Ralph Edwards was born near Merino, Colorado, in 1913, moving with his family to Oakland, California, when he was 12. He worked his way through college at radio stations in Oakland and San Francisco, graduating from the University of California at Berkeley in 1935 with a Bachelor of Arts degree in drama. Edwards moved to New York in 1936 and became one of radio's busiest announcers, doing as many as 45 network shows a week. In 1940, in response to this hectic pace, Edwards created, produced and hosted the landmark audience participation show "Truth or Consequences".
The show's great popularity led to his appearance in the Lucille Ball-Victor Mature film Seven Days' Leave (1942). He moved the show and his production company to Hollywood in 1945, where he made three more films for RKO: Radio Stars on Parade (1945), The Bamboo Blonde (1946) and Beat the Band (1947), all with Frances Langford. His big-screen career took a decided back seat in 1948, when Edwards first brought to the air his other long-running show, This Is Your Life (1950). On radio for its first two years, Edwards took the program to NBC-TV in 1952, where it remained until 1961, winning two Emmys (he also hosted a syndicated version from 1971-1973). His last feature film appearance came in the Susan Hayward MGM bio-pic of Lillian Roth, I'll Cry Tomorrow (1955), which ends with a recreation of Roth's appearance on This Is Your Life (1950).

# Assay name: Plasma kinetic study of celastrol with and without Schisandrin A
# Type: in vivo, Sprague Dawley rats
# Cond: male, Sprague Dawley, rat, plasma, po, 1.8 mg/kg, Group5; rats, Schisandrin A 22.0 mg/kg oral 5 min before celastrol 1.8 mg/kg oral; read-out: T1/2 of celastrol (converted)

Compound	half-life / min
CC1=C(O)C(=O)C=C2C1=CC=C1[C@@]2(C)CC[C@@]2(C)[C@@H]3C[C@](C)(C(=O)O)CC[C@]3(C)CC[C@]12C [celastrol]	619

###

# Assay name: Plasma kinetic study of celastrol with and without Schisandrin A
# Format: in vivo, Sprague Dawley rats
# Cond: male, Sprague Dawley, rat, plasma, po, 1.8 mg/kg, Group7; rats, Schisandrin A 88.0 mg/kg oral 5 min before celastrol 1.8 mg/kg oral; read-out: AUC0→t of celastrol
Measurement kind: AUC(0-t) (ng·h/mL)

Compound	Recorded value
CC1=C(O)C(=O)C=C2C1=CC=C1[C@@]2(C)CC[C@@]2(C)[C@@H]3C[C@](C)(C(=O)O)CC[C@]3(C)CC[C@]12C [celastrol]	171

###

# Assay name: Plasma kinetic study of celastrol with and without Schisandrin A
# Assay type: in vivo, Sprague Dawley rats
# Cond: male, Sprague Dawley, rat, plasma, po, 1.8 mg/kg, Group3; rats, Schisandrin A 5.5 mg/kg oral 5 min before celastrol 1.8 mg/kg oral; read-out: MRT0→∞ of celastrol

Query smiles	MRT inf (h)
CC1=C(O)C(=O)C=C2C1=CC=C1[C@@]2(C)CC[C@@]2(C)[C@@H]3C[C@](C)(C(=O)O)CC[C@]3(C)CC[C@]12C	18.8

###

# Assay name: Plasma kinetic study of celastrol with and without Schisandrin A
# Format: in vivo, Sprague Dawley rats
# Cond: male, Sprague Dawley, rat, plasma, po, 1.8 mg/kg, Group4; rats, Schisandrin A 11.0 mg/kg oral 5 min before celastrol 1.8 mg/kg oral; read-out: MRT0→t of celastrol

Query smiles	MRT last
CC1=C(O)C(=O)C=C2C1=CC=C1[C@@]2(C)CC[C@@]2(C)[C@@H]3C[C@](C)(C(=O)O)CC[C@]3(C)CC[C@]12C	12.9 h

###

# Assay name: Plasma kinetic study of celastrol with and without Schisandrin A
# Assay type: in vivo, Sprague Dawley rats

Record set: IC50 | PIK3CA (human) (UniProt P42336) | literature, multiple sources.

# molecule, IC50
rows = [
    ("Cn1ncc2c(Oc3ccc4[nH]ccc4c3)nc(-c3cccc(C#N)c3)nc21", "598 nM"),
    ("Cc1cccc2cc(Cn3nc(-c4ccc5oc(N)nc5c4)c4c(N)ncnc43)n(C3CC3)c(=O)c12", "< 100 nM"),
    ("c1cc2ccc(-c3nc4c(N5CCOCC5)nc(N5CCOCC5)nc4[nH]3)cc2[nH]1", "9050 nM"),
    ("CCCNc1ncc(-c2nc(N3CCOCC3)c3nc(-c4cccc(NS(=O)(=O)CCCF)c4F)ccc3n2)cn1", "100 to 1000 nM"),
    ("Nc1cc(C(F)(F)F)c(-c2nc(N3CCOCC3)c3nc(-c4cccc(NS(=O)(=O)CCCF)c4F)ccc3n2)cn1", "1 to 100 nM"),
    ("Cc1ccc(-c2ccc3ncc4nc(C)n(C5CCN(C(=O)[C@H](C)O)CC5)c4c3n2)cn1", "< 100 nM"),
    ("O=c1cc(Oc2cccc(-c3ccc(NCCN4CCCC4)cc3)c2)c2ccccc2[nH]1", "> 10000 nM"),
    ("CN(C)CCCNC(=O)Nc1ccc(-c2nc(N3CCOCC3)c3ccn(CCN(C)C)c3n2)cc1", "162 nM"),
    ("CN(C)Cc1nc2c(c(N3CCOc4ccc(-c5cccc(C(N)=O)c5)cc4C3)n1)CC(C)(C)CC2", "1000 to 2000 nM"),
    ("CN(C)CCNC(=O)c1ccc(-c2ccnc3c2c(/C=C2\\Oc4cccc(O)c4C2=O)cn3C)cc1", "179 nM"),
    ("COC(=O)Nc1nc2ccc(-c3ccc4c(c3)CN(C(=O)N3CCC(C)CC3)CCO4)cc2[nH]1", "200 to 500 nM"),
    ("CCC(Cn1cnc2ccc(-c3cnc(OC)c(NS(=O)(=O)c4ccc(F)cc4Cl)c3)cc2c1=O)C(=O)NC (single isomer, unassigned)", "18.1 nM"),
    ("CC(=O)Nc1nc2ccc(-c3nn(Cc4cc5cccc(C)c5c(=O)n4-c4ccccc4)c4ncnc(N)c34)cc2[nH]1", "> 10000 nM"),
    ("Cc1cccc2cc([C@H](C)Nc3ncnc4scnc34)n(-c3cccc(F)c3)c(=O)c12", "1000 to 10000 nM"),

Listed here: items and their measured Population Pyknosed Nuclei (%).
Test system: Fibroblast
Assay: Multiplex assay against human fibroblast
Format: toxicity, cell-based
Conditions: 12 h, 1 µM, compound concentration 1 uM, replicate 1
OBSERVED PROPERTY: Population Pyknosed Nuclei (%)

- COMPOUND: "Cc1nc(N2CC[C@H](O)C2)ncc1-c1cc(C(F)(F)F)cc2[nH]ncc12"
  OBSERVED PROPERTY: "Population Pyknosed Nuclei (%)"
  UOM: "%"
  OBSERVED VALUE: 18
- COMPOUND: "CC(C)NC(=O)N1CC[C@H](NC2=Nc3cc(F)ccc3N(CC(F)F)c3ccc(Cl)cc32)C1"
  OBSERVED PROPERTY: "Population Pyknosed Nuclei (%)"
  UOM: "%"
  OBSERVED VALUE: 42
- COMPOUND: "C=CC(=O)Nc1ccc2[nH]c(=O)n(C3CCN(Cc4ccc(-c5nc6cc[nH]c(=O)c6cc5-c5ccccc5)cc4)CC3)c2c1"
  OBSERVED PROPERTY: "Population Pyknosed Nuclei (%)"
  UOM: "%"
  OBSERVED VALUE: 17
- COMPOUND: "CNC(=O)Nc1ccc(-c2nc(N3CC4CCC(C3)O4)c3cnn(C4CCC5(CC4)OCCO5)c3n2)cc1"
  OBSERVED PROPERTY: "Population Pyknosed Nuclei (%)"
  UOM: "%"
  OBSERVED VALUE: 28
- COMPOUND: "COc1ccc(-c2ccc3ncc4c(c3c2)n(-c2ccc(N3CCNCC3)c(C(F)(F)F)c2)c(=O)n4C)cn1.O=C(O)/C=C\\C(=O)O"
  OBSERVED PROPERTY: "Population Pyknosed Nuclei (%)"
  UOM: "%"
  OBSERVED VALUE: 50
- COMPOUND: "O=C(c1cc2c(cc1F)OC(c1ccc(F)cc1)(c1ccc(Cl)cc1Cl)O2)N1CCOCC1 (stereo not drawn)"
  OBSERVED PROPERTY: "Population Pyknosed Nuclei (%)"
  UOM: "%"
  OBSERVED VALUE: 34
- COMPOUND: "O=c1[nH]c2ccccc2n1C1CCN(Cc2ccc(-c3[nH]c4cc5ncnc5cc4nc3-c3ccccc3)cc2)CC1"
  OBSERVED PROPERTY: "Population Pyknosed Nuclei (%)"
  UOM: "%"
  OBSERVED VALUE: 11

Edwards' television career began in earnest in 1950, when The New Truth and Consequences (1950) aired one season on CBS-TV and earned the first Emmy awarded for an audience participation show. He turned over host duties to Jack Bailey in 1954 and, in 1956, launched the career of Bob Barker as host of the daytime version. Edwards, also well-known for his extensive charitable and philanthropic activities, became one of TV's most prolific producers.